According to the Financial Times, Sunak is said to be considering a scheme whereby the Treasury and companies could share the cost of topping up part-time wages.
With the onset of tighter operating restrictions being imposed on the hospitality sector, calls for continued furlough support has increased in the past few weeks.
Earlier this month, trade body UKHospitality warned that at least 900,000 hospitality jobs are at risk unless Government offers a sector-specific package of employment support that helps businesses retain valuable workers.
The FT reports that a range of support measures are on the table, and although no decisions have been taken the Treasury is said to be looking at schemes in France, Germany and Spain that help businesses unable to bring back employees on a full time basis because of the ongoing crisis.
Sunak met Trades Union Congress leaders and the CBI employers’ group last week, and both have proposed new job support schemes.
The CBI has outlined a scheme, to be in place by 1 November, which would be available to all companies and last a year. It would involve a state subsidy if an employer was able to offer workers at least 50% of their normal hours.
The company would pick up the full wage bill for the hours worked by an employee. But for non-working hours the bill would be shared, with a third paid by the company, a third by the Treasury and a third foregone by the employee.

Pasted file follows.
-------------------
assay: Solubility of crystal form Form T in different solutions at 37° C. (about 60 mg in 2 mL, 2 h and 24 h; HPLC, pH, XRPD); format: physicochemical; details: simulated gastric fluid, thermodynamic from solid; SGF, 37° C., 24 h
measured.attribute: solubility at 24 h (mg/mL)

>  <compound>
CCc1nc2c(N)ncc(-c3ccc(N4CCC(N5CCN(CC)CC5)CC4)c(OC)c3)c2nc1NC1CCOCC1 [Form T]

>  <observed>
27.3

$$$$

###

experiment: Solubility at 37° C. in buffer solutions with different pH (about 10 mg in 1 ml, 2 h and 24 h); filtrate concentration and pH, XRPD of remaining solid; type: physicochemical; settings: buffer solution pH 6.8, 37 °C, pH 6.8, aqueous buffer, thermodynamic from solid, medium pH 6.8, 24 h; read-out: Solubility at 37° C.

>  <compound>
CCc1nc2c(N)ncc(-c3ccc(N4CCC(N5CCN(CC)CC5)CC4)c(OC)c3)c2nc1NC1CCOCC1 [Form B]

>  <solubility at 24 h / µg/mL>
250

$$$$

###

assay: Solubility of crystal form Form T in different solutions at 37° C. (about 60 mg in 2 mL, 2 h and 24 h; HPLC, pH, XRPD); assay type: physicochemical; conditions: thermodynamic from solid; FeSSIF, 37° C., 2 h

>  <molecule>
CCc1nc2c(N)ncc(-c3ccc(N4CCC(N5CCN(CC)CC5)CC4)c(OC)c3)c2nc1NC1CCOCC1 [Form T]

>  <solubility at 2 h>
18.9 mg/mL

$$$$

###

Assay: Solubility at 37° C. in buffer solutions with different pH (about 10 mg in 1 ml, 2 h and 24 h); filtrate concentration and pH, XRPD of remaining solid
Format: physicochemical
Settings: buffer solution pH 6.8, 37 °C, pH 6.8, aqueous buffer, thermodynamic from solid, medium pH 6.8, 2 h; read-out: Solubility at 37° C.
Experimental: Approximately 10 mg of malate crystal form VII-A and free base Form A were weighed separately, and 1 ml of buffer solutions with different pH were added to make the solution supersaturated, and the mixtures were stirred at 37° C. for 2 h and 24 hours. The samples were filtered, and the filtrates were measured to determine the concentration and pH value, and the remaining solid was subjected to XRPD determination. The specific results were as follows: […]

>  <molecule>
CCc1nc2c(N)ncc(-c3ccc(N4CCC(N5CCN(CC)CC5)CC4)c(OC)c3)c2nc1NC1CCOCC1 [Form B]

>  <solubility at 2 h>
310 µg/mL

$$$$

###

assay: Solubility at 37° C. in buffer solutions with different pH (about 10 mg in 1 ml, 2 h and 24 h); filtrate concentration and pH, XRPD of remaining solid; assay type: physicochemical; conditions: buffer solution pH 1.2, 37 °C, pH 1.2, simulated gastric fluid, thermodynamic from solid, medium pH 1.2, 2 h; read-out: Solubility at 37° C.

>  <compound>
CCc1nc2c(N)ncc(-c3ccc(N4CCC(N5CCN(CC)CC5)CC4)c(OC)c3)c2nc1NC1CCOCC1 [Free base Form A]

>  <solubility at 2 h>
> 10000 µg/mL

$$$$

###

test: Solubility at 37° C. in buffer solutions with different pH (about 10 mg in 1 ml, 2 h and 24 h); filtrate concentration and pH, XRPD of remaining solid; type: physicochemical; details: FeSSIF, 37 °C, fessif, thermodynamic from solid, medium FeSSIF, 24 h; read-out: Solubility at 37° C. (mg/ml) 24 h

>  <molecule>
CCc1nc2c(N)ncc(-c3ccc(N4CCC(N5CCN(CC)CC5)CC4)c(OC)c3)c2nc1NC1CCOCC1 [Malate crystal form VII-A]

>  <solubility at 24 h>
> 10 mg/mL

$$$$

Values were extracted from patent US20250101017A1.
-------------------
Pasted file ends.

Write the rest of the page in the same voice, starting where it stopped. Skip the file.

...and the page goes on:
Under the CBI plan, companies could choose whether to participate in its proposed work subsidy scheme or take the £1,000 'job-retention bonus' offered by the Government to businesses that take back on to their payroll people currently furloughed.
The TUC's proposal, meanwhile, would similarly apply to employees who are still working 'for a minimum proportion of their normal hours', but be more generous as workers would continue to receive at least 80% of their pay for the time they are not working, or 100% if they are on the national minimum wage.
The JRS, which was announced at the onset of the UK-wide Coronavirus lockdown back in March, originally allowed employers to claim 80% of an employee's wages up to £2,500 from the Government.
However, as the economy began to unlock over the summer, the levels of support have slowly been withdrawn by the Treasury.
In August employers were required to begin paying employer National Insurance Contributions and pension contributions for furloughed hours themselves; and from this month they have also had to pay 10% contribution to every furloughed worker's wage.
During October that will rise to 20%, with the scheme closing permanently at the end of the month.
Last week, Labour leader Sir Keir Starmer called for a new sector-specific furlough for the parts of the economy most affected by ongoing restrictions, but this has reportedly been rejected by Sunak, who believes the furlough scheme is keeping people in 'suspended animation'.
About three million people are still supported by the JRS, which has cost £39.3bn up to September 20.
The FT estimates that if three million people joined a CBI-style work subsidy scheme it could cost the Treasury about £500m each month.